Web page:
NMA to sponsor anti-quackery bill in Lagos



The Nigerian Medical Association (NMA) says she will sponsor an anti-quackery bill in the Lagos State House of Assembly to give legal backing to her fight against quackery in the profession.

Adetunji Adenekan, president of NMA Lagos, made this known in an interview with the Nigeria News Agency (NAN) on Saturday in Lagos.

Quackery is the practice of the medical profession by illegal or unauthorized persons.

Quackery poses a threat to the delivery of quality health care in the state, Mr. Adenekan said.

He said failure to prosecute charlatans in the medical profession encouraged the dangerous practice across the country.

“Most patients go to the hospital for treatment without knowing whether the doctors present are qualified to meet their needs.

“Many Nigerians have fallen victim to these charlatans who either resulted in their death or worsened their health.

“Having an anti-quackery law would help prosecute perpetrators under the appropriate law instead of identity theft or other light accusations that have done little as a deterrent,” he said. he declared.

He said the association would hold an anti-quackery summit in the first quarter of 2022 with relevant stakeholders to develop a strategic document that would be used to foster quality health care and the development of the health sector of the State.

The president of the NMA said that controlling quackery requires effective public education, monitoring and regulation, noting that the association will educate the public about the dangers of condescending charlatans.

“As an association, we advise that when a patient decides to seek treatment in a healthcare facility, the patient should demand to see the credentials of the medical staff on duty.

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“Or better yet, look at the hospital wall to see if there are any licenses posted.

“If they have any suspicions, they should be reported to the nearest office of the Medical and Dental Council of Nigeria (MDCN) or the office of the NMA, and appropriate investigations will be carried out,” he said.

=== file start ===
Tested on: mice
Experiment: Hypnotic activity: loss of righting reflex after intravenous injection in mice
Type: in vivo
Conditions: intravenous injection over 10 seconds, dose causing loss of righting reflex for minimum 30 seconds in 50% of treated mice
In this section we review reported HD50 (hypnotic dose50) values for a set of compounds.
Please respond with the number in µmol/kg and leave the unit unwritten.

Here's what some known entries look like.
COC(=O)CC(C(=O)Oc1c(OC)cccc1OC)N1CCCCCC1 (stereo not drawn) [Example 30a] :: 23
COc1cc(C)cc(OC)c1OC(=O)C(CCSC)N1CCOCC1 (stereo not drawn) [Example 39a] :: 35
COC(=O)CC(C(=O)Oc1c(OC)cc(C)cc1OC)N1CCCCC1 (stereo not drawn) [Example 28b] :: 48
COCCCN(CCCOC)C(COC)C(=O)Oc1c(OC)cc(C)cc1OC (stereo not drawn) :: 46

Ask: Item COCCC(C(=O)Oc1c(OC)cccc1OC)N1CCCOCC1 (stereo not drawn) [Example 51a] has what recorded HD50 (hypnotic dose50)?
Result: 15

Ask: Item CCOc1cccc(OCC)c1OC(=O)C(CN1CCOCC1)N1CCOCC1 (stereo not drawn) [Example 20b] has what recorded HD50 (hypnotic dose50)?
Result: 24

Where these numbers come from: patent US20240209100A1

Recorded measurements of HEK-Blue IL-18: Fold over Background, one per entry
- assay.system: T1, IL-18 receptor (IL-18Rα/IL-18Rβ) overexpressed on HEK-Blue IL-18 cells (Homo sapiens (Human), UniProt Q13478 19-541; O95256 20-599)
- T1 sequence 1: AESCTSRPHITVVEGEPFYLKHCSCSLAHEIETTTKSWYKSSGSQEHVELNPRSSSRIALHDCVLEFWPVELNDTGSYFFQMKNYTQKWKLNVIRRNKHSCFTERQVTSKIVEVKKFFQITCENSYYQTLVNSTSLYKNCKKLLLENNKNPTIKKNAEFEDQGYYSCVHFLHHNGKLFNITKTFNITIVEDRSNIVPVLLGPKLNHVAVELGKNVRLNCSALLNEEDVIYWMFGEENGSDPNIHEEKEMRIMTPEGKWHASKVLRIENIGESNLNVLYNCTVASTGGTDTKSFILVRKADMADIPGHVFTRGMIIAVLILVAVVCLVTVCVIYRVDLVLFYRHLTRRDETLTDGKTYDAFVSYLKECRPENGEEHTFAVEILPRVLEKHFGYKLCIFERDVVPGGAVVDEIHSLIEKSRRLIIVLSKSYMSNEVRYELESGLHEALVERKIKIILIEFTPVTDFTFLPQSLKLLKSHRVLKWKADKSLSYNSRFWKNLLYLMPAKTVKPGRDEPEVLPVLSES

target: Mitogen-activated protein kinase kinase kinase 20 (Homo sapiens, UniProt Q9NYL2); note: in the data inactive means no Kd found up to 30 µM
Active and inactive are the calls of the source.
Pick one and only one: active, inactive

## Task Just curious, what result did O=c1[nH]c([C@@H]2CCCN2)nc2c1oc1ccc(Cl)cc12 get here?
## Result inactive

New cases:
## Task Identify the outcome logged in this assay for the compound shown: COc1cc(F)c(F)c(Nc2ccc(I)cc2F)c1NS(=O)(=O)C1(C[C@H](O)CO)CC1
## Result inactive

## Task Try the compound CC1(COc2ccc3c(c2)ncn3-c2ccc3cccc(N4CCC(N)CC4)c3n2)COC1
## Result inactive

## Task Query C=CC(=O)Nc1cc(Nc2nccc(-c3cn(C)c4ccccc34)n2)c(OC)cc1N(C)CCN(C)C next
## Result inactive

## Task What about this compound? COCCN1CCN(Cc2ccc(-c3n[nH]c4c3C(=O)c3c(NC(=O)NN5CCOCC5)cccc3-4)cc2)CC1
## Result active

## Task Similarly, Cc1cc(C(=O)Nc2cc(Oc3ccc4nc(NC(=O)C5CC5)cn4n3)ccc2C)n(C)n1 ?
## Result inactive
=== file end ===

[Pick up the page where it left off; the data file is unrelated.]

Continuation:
Mr Adenekan also praised the Lagos State Government‘s decision to shut down Vedic Lifecare Hospital, Lekki, for allegedly employing unlicensed expatriate medical staff.

“Vedic Lifecare Hospital is a good healthcare facility and I don’t understand why they would engage in a practice that would affect them,” he said.

Mr Adenekan said the closure of the facility by the Agency for Supervision and Accreditation of Health Facilities (HEFAMAA) was in line with the NMA’s plan to eradicate the state of quackery in the medical profession.


NAN recalled that the State, through its HEFAMAA, had closed the Vedic Lifecare hospital for “employment of expatriates without a license”.

The agency said it had received information that some establishments were hiring visiting doctors based abroad (FBTMD).

He said foreign doctors would come to the state, stay there for a period of time to provide medical care to patients and perform medical procedures before returning to their respective countries.

The health agency said the government was concerned about the education and experience of these foreign health workers.

He warned hospitals to refrain from using foreigners whose certificates and licenses had not been verified by the MDCN to protect the health of the population. (NAA)

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